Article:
This was a tough question.  At first my answers were, “fresh fruit, quality cheese, milk and coffee…”  but these were not the answers she was looking for.  What she really wanted to know was where could she go to pick up healthy food on the go.  Unfortunately there aren’t a whole lot of places you can grab quick meals on the go because you don’t really know what they have in their foods or what oils they’re using to cook the food with.  If you are planning on looking for a healthy restaurant of any kind to grab food on the go there’s something you have to keep in mind.  Depending on the restaurant, their objective is to serve thousands of customers per month, and therefor the have to stock a lot of food.  Business varies week to week, month to month, so in order to save money they use foods with the longest shelf life possible.  It only makes sense from a business standpoint, or at least a numbers standpoint, for restaurants to use foods with preservatives in them.  Keeping that in mind it’s hard to trust that you’re going to be able to buy truly healthy food on the go.  In my opinion, you can count on the fact that any restaurant is going to sacrifice health for profit margin.
Question 4:  So what CAN you do?
1.  Keep it simple.
Fresh fruit, cheese, milk, orange juice, carrots, hard boiled or deviled eggs, maybe a little beef jerky from time to time.  These are the things you can grab on the go that are healthy.  The key is to make sure each time you eat you have sugar (carb), protein, and fat (primarily saturated). Having all of these nutrients in the meal help to keep your metabolism running properly and your blood-sugar level stays level.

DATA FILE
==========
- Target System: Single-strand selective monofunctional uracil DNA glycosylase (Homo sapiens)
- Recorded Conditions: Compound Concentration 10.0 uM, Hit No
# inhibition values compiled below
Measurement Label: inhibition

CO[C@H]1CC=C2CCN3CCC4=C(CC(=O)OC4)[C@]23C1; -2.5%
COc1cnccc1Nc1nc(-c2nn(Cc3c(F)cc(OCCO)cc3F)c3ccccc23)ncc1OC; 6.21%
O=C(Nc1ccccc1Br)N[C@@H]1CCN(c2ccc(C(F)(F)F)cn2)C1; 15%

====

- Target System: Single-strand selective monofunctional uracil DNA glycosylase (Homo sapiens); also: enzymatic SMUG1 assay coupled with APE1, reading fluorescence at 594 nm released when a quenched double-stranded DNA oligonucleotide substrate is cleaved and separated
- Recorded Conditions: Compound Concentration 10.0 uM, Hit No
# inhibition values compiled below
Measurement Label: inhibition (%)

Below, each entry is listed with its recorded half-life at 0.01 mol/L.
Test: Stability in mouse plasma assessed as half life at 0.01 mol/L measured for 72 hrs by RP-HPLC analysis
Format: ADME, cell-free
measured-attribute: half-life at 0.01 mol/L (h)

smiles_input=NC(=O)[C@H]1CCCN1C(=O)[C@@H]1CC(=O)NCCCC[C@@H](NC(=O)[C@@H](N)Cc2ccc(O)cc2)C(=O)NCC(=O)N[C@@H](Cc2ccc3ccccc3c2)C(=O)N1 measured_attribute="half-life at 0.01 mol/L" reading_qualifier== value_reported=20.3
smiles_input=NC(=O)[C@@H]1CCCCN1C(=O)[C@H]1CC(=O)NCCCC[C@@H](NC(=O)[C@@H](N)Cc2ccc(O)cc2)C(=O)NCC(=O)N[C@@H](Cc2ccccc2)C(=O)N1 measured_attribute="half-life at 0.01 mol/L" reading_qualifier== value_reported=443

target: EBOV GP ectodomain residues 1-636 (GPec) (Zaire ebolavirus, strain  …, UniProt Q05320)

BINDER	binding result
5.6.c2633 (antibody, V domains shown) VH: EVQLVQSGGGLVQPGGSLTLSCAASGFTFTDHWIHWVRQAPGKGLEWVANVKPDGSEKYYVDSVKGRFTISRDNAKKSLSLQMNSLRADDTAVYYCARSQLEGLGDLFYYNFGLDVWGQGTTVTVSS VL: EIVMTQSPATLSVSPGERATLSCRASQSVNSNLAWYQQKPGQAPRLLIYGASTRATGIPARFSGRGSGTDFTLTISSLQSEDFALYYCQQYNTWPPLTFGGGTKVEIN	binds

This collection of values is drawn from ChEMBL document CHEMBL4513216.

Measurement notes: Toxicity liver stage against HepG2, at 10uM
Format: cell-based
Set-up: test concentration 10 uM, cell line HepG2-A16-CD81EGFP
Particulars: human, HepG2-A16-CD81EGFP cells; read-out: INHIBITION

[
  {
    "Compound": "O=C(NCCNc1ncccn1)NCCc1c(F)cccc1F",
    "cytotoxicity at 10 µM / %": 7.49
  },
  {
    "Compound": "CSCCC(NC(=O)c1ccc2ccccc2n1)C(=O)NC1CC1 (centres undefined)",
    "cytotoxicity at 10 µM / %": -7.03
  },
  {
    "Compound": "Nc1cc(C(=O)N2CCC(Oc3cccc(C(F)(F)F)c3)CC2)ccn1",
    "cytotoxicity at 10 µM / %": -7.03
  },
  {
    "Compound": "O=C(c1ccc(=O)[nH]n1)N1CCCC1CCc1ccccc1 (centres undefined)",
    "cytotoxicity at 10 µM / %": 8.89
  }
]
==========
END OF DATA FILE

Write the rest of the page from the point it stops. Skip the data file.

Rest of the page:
2.  Prepare your meals.
Learning to cook a few basic things that you really like can help tremendously.  I feel like society has brain-washed us to believe we don’t have enough time in the week to take care of ourselves. Cooking for ourselves is seemingly becoming a thing of the past.  Start by trying to few recipes that are quick, easy, and something you’d be willing to pack.  You’ll be amazed at how much time you’ll save and work you’ll be able to get done the next day having all your food prepared!
3.  If you are out at a restaurant there are a few things you can do in order to try to get the healthiest meal preparation as possible.
     –  Ask them to cook your food with butter or coconut oil.  Butter is usually the easier request to fulfill.  If they are using vegetable oil or a spray oil ask them to wipe the grip before cooking your meat on it.  These kinds of oils wreak havoc in our body by damaging our immune system and coating our cells, making it difficult for them to respire.
     – Meat, fruit, veggies, starches like potatoes are ok.
     – Keep away from bread and pastas
     – Make sure the meal has all 3 kinds of nutrients in it; sugar, protein, fat.
If you want more information please visit our website and contact us for a free consult.


About Peter

Peter Pinto is Co-Owner and Director of Training at the FitLife Fusion Training Facility (formerly The Fit Labs) and Sityodtong International Thai Boxing Camp in Las Vegas.
While his credentials are certainly impressive on paper, it’s his passion for helping athletes of all kinds move more efficiently, get stronger, faster, and watching them progress that really separates Peter from the pack. He exemplifies the modern athlete with diverse experience ranging from lacrosse and football to wrestling and kickboxing which informs his training of athletes from all disciplines and sports with clientele that ranges from UFC prize fighters and NFL players to fitness models, corporate executives, celebrities and anyone looking to maximize the athletic performance they get out of their own body.

Speak Your Mind